When the city grapples with environmental offences, the Dhaka Environment Court is sitting idle for lack of cases thanks to its limited and confusing jurisdiction and lack of cooperation from the Department of Environment (DoE), said experts.
Only 19 cases were filed with the court over the last four years since 2012 while it did not find any environment-related case in the last one year, prompting the court to be engaged in dealing with civil and criminal cases.
Green activists said many environment-related complaints do not make it to the court as the mobile courts conducted by the DoE dispose of those by realising mere fines.
They said the different sections of the Environment Court Act-2010, especially section 7, need to be amended as soon as possible as those make the court’s function depended on the DoE.
The government set up two environment courts in Dhaka and Chittagong in March, 2002 under the Environment Court Act-2000 to speed up the trial of the environmental-related crimes.
Later on October, 2010, The Environment Court Bill-2010 was passed in parliament replacing the previous one to expedite trials related to environment pollution and formation of courts in every district, but no such court is yet to be set up in any district. The present condition of Chittagong Environment Court is not different from Dhaka’s one.
Contacted, Chief Executive of Bangladesh Environment Lawyers’ Association (Bela) Rizwana Hasan said the Environment Court has now become nearly dysfunctional as the current law limits its jurisdiction while it gives the DoE more authority than the court in some cases.
“The jurisdiction of Environment Court is also not clear. It can only deal with the environment-related crimes under the Bangladesh Environment Conservation Act 1995 (amended 2010). The court has also the authority to try non-environmental cases,” she said.
She also said there is another obstacle that no case regarding environment pollution can be filed with the court without taking report from DoE or informing it.
Rizwana said it is essential to make the Environment Court people-oriented with its exclusive jurisdiction on all environmental problems through amending the Environment Court Act-2010.
Poribesh Bachao Andolon (Poba) chairman Abu Naser Khan said the Environment Court cannot function in its current set-up which is beset with many loopholes and weakness.
He said the government’s insincerity, lack of people’s awareness and cooperation from DoE and vague jurisdiction of the courts are the main reason for the sorry state of the court.
Mentioning that filing a case with the court is a very complicated job, the Poba chief said even he could not file a case with the Environment Court due to various complexities and lack of cooperation from the DoE.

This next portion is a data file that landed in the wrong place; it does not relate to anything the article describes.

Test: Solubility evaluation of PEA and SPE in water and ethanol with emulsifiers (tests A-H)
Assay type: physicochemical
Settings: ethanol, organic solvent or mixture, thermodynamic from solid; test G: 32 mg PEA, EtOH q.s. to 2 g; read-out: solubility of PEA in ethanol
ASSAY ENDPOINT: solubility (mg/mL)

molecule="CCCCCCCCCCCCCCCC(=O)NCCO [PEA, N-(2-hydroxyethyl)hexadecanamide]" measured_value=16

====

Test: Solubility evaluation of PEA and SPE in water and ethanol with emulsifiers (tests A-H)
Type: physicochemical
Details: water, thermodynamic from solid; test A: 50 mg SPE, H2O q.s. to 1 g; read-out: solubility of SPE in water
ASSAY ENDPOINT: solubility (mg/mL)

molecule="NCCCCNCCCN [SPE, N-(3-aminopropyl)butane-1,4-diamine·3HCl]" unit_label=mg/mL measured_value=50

Naser said before filing a case a victim must first need to lodge a complaint with the DoE about his or her allegation. “Later, the DoE investigate the matter and it can fine the accused polluters or can file cases with the Environment Court. If the department doesn’t take any satisfactory step despite passing of 60 days after submission of the complaints, the plaintiff then can move to the Environment Court.”
Public prosecutor (PP) of Dhaka Environment Court Firozur Rahman Montu said the number of case at their court has come down to zero over the last one year. “Only 19 cases have been filed with the court over the last four years.”
He said the Environment Court cannot play an effective role for lack of cooperation from the DoE as it is more empowered than the court. Primary responsibility to file a case and probe the allegation is vested upon the DoE.
Besides, the PP said the section 7 of the Environment Court Act-2010 has given the DoE and its DG some special powers, including conducting mobile court.
He said the DoE carries out a few drives and take light punitive action against the offenders. “The mobile courts allow most polluters to go unpunished, except charging simple fines as the inspectors have a nexus with the offenders. So, the DoE is more interested in conducting mobile courts to realise fine instead of bringing the polluters to court for ensuring due punishment.”
DoE additional director general Kazi Sarwar Imtiaz Hasmi admitted that the Dhaka Environment Court remains inactive for various reasons.
He said people do not want to go to the court to file environment-related cases due to legal complexities. Besides, the DoE DG’s permission is needed to file a case with it. “So, the Environment and Law Ministry can take proper steps to strengthen the court and modify the laws.”
Hasmi said their department does not get interest to file cases with the court due its poor performance and the lengthy judicial process for lack of trained and adequate manpower.
He said since the court cannot play an effective role in trying polluters, they conduct drives against the environment offenders, UNB reports.